By Amanda Bates
Baltimore Watchdog Staff Writer
The rash of stories about scary clowns terrorizing schools and menacing neighborhoods has taken a toll on people like Inga Davis – not because she is worried about some mad-crazed jester attacking her, but because she fears others are now afraid of her.
Davis, who is best known to children and others she entertains throughout the Baltimore region as Inga the Clown, said news stories about scary clown sighting’s have hurt her career.
“I do not feel safe stepping outside now in my clown attire in fear I will be attacked,” said Davis, who has been called “Baltimore’s most beautiful clown around town.”
Her concerns are justified. The Associated Press recently reported that a 16-year-old wearing a clown-like mask was fatally stabbed in Pennsylvania after creating a neighborhood controversy.
Davis said she is disheartened by the image the scary clowns have generated and that the negative press has hurt the clown business.
“The reality of it is that it is taking a hit,” Davis said. “This is our bread and butter for the people who are so eager to humble themselves to bring others peace and joy.”
Davis has worked as a clown for two years. She has been hired for private and corporate parties, and she has also recorded an album called “Positive Thoughts.” According to Davis, the album focuses on teaching children both academic and personal values.
Davis says she hoped to take her album on tour at schools in Baltimore County and Baltimore City. Once the scary clowns began gaining negative media attention, Davis said her dream and hard work was brought to a halt.
Multiple schools have been forced to lock down due to threats made from scary clowns on social media. According to Baltimore County Police, any threats made over social media will be investigated.
To ensure the safety of its students, the Baltimore County school system says it has added additional security to schools and is also closely monitoring social media.
“It’s really unfortunate because kids shouldn’t be cheated out of this experience with me,” Davis said.
Davis is not alone when it comes to providing educational programs to children in Baltimore.
David Felzenberg, known as Bubbles the Clown, has been a clown in the Baltimore-Washington area for more than 30 years. He said he is “grateful to be able to present wholesome and family-oriented programs.”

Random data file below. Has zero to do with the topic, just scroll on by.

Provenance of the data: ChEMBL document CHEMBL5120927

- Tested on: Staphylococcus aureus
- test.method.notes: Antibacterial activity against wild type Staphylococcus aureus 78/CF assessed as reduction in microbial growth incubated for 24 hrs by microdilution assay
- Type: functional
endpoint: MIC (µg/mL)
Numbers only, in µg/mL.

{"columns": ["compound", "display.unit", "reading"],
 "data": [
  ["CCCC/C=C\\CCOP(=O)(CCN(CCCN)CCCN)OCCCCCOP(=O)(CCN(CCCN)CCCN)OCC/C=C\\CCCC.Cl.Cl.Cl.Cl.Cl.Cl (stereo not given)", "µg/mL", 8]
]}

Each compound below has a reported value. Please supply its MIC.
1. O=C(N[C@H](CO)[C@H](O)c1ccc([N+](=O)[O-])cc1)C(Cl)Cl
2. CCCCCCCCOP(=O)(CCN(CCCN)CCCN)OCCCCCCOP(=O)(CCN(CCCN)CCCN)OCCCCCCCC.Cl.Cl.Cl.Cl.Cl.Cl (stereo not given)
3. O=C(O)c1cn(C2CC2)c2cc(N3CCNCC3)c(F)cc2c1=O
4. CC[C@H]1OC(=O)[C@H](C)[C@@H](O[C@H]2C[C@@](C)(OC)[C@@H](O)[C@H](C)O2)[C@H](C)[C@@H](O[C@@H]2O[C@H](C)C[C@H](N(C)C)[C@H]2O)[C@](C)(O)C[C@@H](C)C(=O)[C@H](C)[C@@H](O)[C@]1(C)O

“I use my clown persona to help reach children as young as those in pre-K so they will learn life lessons in a positive way early in life,” he said.
Felzenberg said he, like other professional clowns, strive to bring enjoyment into the lives of children and people of all ages.
“The goal of any professional clown is to help create laughter, dispense happiness, and spread cheer,” Felzenberg said. “Professional clowns treat children with dignity and respect.”
Retail stores are also making changes due to the threatening clown sightings. According to the Washington Post, Target recently discontinued sales of all scary clown merchandise from their stores and online.
However, not all stores are making changes to their products availability.
Scott Morris, president and CEO of Morris Costumes and Halloween Express, said that while stores like Target are worried about their image in the marketplace his specialty stores will continue to sell clown merchandise.
“Anyone that goes into a true Halloween store is expecting this stuff,” Morris said.
Morris said that since his stores are both specialty and seasonal, it allows a space for scarier products.
There are currently over 150 Halloween Express stores across the country. Morris said his company ships about 20,000 costumes a day both nationally and internationally, including clown costumes and accessories.
World Clown Association President Randy Christensen recently addressed the reports, saying that not all clowns are like the scary characters pictured in the media.
“We try not to focus on the negatives but try to provide a positive image of clowning,” Christensen said.